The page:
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23 June 2015

The Simple Truth

Consumer Trends & Insight, Culture, Innovation

Why do people crave innovation, even though new is not always better and it often comes with a perceived risk? What do brands need to do?

We wanted to learn more about disruptive innovators and what marketers and communicators could learn from businesses and brands that have reimagined categories, products and services. Especially new disrupters like Uber, airbnb and other businesses that have fundamentally changed the way we consume products and services even beyond their own sectors.

So we did a unique study with consumers from across the globe exploring their real feelings about innovation and new rela­tionships with brands.

The Earned Brand study revealed a simple truth: Brands that inno­vate well create human relation­ships, as such, they consumer trust and the right to innovate – they are the Earned Brands.

There will always be the lovers and the haters of change and in­novation. But we now know that people believe in the promise of innovation. We also found that it doesn’t matter about geography, demographic or sector…two-thirds of consumers are conflicted, undecided and need to be reassured before they will purchase.

People now ask their friends, use the Internet and their peer-to-peer social networks to get reassurance. They want to talk to others who’ve had the same experience, made the same mistakes, and found the best answer. And these people tell the truth, not just the latest brand story.

So if it’s about people talking to people, what is the role for brands? Our study found brands win if they embrace and power the peer conversation. People across the globe told us that they trust brands more if they find it easy to review their products and services. And just as importantly, they trust the brands that encourage people to review their products and services.

When you group tribes of people together around their tolerance for risk and their attitudes towards innovation, you start to get a clear picture of what people want from innovative brands. This gives us a key to the behaviours that will reassure these different peer tribes.

We have classified the conflicted consumers into the following Innovation Typologies:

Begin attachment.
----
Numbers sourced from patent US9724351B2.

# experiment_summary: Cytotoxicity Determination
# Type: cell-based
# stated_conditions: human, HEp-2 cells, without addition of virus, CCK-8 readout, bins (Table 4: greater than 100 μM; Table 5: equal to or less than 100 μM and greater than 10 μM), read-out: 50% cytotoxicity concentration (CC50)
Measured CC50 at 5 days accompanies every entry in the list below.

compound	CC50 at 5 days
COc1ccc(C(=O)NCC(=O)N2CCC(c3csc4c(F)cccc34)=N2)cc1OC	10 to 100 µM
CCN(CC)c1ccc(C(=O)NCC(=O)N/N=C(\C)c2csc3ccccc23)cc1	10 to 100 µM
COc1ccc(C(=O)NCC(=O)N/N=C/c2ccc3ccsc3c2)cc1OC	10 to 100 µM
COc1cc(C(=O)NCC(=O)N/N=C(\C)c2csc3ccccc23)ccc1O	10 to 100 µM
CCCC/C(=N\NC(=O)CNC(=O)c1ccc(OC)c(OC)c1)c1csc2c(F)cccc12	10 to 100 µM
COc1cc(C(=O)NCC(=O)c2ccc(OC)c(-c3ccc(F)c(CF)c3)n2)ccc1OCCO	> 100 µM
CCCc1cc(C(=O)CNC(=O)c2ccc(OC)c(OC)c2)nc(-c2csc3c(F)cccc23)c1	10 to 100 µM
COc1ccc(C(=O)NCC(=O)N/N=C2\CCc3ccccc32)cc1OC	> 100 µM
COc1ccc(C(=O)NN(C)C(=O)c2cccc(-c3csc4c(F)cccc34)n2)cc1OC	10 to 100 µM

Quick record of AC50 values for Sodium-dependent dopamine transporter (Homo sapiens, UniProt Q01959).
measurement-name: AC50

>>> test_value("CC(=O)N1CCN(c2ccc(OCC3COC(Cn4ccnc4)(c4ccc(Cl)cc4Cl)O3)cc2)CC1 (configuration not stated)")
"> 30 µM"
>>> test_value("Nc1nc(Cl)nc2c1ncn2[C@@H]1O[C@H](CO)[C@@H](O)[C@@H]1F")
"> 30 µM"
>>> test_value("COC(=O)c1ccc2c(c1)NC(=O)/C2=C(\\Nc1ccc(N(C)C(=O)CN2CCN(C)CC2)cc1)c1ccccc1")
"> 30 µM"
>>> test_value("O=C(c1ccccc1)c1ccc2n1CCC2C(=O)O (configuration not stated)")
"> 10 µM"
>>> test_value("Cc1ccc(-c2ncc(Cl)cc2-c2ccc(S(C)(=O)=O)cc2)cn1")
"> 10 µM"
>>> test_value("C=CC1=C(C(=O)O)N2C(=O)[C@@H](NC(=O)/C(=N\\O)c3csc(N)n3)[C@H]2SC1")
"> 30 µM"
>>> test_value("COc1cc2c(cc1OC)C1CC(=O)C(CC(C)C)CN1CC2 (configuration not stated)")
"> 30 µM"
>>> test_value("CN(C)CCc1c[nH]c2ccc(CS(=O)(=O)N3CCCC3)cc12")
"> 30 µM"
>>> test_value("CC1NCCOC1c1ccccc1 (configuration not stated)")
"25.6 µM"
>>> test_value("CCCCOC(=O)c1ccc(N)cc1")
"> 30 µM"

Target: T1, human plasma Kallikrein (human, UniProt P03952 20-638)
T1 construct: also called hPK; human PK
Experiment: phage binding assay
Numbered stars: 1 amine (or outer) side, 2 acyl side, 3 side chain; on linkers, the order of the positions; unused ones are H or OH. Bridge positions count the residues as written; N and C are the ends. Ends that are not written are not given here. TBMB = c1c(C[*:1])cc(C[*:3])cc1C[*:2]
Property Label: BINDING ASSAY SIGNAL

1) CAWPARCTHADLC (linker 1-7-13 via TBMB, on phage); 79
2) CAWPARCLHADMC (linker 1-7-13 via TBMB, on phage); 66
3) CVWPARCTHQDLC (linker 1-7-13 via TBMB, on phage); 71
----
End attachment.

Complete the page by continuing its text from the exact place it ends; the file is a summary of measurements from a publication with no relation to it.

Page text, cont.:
The Traditionalist

Traditionalists fear losing the old ways of doing things; they fear losing touch and are very concerned about having to be “always on.” To engage with this group, brands need to deliver purpose and show them how the brand is part of an authentic experience.

The Analyzer

Analyzers love innovation, but is concerned about a brand’s motive, the impact of the innovation on the environment, and the impact of overconsumption. To engage with this group, brands need to inform and educate – they need to be given the facts so that they can make up their minds.

The Rebel

Rebels might like innovative brands, but they believe that everything is becoming average and that people are becoming like robots just taking the innovation and upgrades as they come without question. To engage these people, brands need to make their mark and help theses consumers stand out from the crowd.

The Creator

Creators want innovative brands to encourage creativity and make them look smarter. They love brands and creating content—but they are overwhelmed with options and concerned about priva­cy issues. This group needs to be engaged by brands creating a clear character and giving them a way to wear the brand as a “badge”.

What we can all learn from disruptive innovators is a new model of marketing in action.

It’s not just about the messaging, storytelling and choosing the right channels. It’s about how your brand behaves and earns the right to be considered, engaged and shared. It’s about using the right communication approach…listening, shaping and treating groups of people as communities, not just a marketplace. Brands become Earned Brands by joining the peer-to-peer econo­my, learning how to fuel, not control, and shape the conversation.

Written by Michelle Hutton, global practice chair, Consumer Marketing.

This article originally appeared on

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